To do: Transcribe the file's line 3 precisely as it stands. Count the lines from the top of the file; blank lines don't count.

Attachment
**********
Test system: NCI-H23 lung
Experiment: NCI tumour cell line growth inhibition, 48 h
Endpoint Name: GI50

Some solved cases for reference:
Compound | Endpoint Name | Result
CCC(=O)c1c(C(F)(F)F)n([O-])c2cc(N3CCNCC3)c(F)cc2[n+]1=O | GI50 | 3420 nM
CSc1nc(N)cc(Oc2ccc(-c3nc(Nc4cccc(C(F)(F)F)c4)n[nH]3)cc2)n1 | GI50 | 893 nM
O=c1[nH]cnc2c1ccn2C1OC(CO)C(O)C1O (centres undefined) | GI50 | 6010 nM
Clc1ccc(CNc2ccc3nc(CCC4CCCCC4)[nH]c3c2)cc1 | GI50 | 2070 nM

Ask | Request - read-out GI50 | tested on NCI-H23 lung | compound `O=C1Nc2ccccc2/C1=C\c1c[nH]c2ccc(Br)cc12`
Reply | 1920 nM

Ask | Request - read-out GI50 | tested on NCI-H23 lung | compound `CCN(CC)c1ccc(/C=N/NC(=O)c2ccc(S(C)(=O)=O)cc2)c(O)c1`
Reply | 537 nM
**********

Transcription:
Endpoint Name: GI50